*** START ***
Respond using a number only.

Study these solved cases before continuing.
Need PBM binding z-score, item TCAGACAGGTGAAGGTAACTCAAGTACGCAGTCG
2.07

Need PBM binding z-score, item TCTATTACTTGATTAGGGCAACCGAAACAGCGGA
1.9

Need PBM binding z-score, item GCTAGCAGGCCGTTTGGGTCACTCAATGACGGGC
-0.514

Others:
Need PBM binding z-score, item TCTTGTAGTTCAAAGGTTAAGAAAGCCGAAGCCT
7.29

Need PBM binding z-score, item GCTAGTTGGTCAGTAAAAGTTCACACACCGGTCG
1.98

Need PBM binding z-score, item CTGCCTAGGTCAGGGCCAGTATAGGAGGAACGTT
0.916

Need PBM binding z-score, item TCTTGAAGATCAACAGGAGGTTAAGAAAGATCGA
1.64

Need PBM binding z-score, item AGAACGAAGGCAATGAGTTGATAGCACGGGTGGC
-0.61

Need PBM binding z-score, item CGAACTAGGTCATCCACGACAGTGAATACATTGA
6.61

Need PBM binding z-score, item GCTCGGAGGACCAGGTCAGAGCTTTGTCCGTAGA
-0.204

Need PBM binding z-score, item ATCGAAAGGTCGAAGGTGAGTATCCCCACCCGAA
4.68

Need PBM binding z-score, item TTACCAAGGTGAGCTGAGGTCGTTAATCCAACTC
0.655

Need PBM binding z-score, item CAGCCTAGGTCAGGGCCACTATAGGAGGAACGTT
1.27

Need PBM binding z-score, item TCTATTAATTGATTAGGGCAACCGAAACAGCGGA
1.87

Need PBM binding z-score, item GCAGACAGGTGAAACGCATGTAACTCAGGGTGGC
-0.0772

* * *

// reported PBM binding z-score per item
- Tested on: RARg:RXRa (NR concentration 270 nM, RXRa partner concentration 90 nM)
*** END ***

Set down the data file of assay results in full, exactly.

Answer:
Respond using a number only.

Study these solved cases before continuing.
Need PBM binding z-score, item TCAGACAGGTGAAGGTAACTCAAGTACGCAGTCG
2.07

Need PBM binding z-score, item TCTATTACTTGATTAGGGCAACCGAAACAGCGGA
1.9

Need PBM binding z-score, item GCTAGCAGGCCGTTTGGGTCACTCAATGACGGGC
-0.514

Others:
Need PBM binding z-score, item TCTTGTAGTTCAAAGGTTAAGAAAGCCGAAGCCT
7.29

Need PBM binding z-score, item GCTAGTTGGTCAGTAAAAGTTCACACACCGGTCG
1.98

Need PBM binding z-score, item CTGCCTAGGTCAGGGCCAGTATAGGAGGAACGTT
0.916

Need PBM binding z-score, item TCTTGAAGATCAACAGGAGGTTAAGAAAGATCGA
1.64

Need PBM binding z-score, item AGAACGAAGGCAATGAGTTGATAGCACGGGTGGC
-0.61

Need PBM binding z-score, item CGAACTAGGTCATCCACGACAGTGAATACATTGA
6.61

Need PBM binding z-score, item GCTCGGAGGACCAGGTCAGAGCTTTGTCCGTAGA
-0.204

Need PBM binding z-score, item ATCGAAAGGTCGAAGGTGAGTATCCCCACCCGAA
4.68

Need PBM binding z-score, item TTACCAAGGTGAGCTGAGGTCGTTAATCCAACTC
0.655

Need PBM binding z-score, item CAGCCTAGGTCAGGGCCACTATAGGAGGAACGTT
1.27

Need PBM binding z-score, item TCTATTAATTGATTAGGGCAACCGAAACAGCGGA
1.87

Need PBM binding z-score, item GCAGACAGGTGAAACGCATGTAACTCAGGGTGGC
-0.0772

* * *

// reported PBM binding z-score per item
- Tested on: RARg:RXRa (NR concentration 270 nM, RXRa partner concentration 90 nM)